The West has interests in seeing Somalia restored to statehood.
For over 20 years, Somalia has been continuously ravaged by civil war and botched international attempts at reinstating a functioning government capable of not only administering the country, but also of defending it from the regional warlords and growing presence of Islamist terrorist organizations. Now, in 2012, Somalia can longer even be considered a traditional nation-state; the Somali people are living in abject poverty, piracy has become a career path, the African Union sends its soldiers to fight and die for regional security, and the West forgets that more than the Indian Ocean needs to be patrolled if the Horn of Africa is to be stabilized, that, indeed, intervention can be legitimate.
For some years now, Somalia has been divided into three virtually independent states: Somaliland in the north, Puntland in the northeast, and Somalia proper in the south. Given the current state of affairs, not to mention the ethnic and political and economic climate of the three regions, it is virtually impossible to unify all three distinct regions at this time. Indeed, the West’s and the African Union’s interests do not necessarily revolve around this political objective. Instead, it is the Somalia region in the south that demands the most attention, given the danger posed by the al-Shabab organization and its other Islamist terrorist allies, most notably al-Qaeda. The Western public should stop playing coy by claiming that interference in regional affairs is necessarily detrimental to any effort at restoring stability to a region.
Anyone blaming neo-imperialism for intervention (be it military or otherwise) is often the most hypocritical, as he or she tends to forget that human rights and regional stability are in and of themselves interests to be defended. The case of the military intervention in Somalia should be used as a model for future missions. The current peacekeeping/making mission in Somalia, under the name of “African Union Mission to Somalia” (AMISOM), was a regional initiative, and quickly sanctioned by the U.N. Security Council. The advantages of having regional powers tackle regional military problems are many, the main one being that eastern African militaries will necessarily understand far better the eastern African ethnic, political and geographic landscapes than would a Western army.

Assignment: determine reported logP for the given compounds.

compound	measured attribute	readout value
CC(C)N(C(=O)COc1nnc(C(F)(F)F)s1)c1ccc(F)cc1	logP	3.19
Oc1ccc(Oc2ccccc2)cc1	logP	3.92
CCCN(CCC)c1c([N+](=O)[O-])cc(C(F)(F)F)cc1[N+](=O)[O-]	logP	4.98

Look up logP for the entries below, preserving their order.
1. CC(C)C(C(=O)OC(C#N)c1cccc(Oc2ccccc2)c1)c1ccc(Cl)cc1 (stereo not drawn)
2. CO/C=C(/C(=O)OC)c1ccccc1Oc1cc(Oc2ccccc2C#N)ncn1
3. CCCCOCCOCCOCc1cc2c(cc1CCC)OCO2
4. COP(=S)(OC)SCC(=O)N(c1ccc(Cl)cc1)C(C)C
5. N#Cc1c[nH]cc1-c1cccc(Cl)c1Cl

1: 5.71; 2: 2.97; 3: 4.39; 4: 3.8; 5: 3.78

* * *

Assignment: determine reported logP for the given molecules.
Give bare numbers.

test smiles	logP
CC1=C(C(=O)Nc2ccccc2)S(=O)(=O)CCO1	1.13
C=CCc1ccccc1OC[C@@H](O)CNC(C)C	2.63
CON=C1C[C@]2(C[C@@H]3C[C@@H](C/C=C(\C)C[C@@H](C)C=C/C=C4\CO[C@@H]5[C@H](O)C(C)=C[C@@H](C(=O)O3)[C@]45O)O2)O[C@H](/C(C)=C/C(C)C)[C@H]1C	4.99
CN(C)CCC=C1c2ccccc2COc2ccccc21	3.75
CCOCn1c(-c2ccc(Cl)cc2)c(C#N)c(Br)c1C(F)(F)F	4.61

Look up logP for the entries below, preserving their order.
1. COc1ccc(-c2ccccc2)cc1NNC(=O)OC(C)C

The official mission of AMISOM was thus to extend and protect the Federal Transitional Government. Truthfully, however, it is more of a limited mission to curb al-Shabab operations in the south and attempt to curb the threat of a spill-over in terrorist activities. Already, participant African nations have been hit by terrorist bombings, the most violently hit being Uganda. Though these African nations are fighting for their own direct interests, they are just as much fighting for ours. The West does not need another hotbed of Islamist terrorist training grounds, nor does its moral sensibilities accept the suffering of the civilian population forced to face famine at the hands of al-Shabab, which denies Western food aid to the population on account that the famine has been “exaggerated”.
We will become morally bankrupt if we continue to assume that military intervention is always a neo-imperialist practice. True, there have been many violations of trust and misuse of power over the past decades, but that must not prevent the fulfilment of potential humanitarian missions that serve our global interests.